Something So Divine – John Lindermuth
This week I’m hosting author, John Lindermuth.
A native of Pennsylvania, J. R. Lindermuth is a retired newspaper editor. He has published 14 novels and a regional history. His articles and short stories appear regularly in a variety of magazines. He is a member of International Thriller Writers and is currently vice president of the Short Mystery Fiction Society.
Something So Divine
When a young girl is found murdered in a Pennsylvania rye field in the autumn of 1897, Ned Gebhardt, a feeble-minded youth known to have stalked the victim, is the prime suspect. Incidents involving another girl and gossip stir emotions to a frenzy, nearly leading to a lynching.
Evidence against Ned is circumstantial and there are other suspects. Influenced by the opinions of Ned’s stepsister and Ellen, a woman who has attracted his interest, Simon Roth, the investigator, is inclined to give Ned benefit of the doubt. Then he discovers damaging evidence.
Still unwilling to view Ned as a cold-blooded killer, Roth puts his job and reputation in jeopardy as he seeks to assure a fair trial for the accused.
Here is an excerpt from, Something So Divine
The sound startled Jane Felty. The woman rose from the table where she’d been sorting clothes to iron and went to the door. She stepped out on the porch and looked down the lot to where her husband was chopping a fallen tree into kindling. The tree had toppled weeks earlier in a storm, and Elwood wanted to get the yard cleared of the debris and the wood stored before bad weather. He noticed her now, halted his work, and came up to the porch, ax held loosely at his side. “Something wrong?”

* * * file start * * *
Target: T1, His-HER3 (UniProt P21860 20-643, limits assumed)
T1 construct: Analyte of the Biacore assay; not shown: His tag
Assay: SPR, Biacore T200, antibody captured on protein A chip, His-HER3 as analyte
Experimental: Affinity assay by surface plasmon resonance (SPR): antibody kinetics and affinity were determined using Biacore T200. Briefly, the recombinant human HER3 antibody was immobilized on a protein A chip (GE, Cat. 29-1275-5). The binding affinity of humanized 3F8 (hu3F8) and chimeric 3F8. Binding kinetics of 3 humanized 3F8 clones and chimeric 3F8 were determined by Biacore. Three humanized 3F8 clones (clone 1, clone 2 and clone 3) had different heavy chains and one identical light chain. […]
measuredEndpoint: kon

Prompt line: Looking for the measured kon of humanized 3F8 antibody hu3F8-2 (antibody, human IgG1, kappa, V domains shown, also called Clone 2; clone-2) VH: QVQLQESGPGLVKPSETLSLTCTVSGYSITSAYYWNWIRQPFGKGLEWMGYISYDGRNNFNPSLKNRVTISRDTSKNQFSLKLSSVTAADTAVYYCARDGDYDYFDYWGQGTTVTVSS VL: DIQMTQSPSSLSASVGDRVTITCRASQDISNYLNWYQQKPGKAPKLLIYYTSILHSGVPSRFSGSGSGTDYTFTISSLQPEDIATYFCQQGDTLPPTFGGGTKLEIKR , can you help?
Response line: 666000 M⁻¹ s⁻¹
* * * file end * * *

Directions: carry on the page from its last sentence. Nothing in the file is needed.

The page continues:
“I thought I heard a shot.”
Elwood shrugged. “Nothing unusual about that. Especially not at this time of year.”
She nodded. “I know. It just startled me is all.”
He gazed fondly at her swollen belly and smiled. The baby was due in another month. They had other children (though this one was an unexpected blessing), and he knew pregnancy did things to women’s emotions. “Nothin’ to worry about.”
Jane returned his smile. “I know. I didn’t mean to disturb you.”
“Didn’t. I was due for a break.”
She jerked her chin in the direction of the tree. “How’s it coming?”
“Slowly. It’s a big tree. Should last us a good ways into the winter.”
“Would you like something to drink?”
“A cold tumbler of buttermilk would be nice.”
“I’ll bring it. Some fresh-baked cookies, too.” Jane turned and went back in the house.
Elwood started back to his project. A drink, a snack, and maybe a smoke before he went back to work. I’m a fortunate man to have such a good wife. The thought brought a smile to his lips. A peripheral movement caught his attention then. He looked up the hillside to his right as a twig snapped. Something moved through fallen leaves. Elwood stared but couldn’t make out what it might be for the thickness of the foliage. A deer, he surmised, swinging the ax over his shoulder and seating himself on the tree trunk to await Jane and his refreshments.
Minutes later, George Wynn, another neighbor, saw lanky, stoop-shouldered Ned Gebhardt come out of the woods and stalk across his pasture toward the town road. The boy carried a shotgun in one hand and was accompanied by his old cur dog. Wynn shook his head. Boy is bound to get in trouble and too dumb to know it. How many times has Schaeffer warned him about hunting on his land? Well, none of my business, George told himself and went back to digging potatoes in his yard.
Something So Divine can be purchased here:
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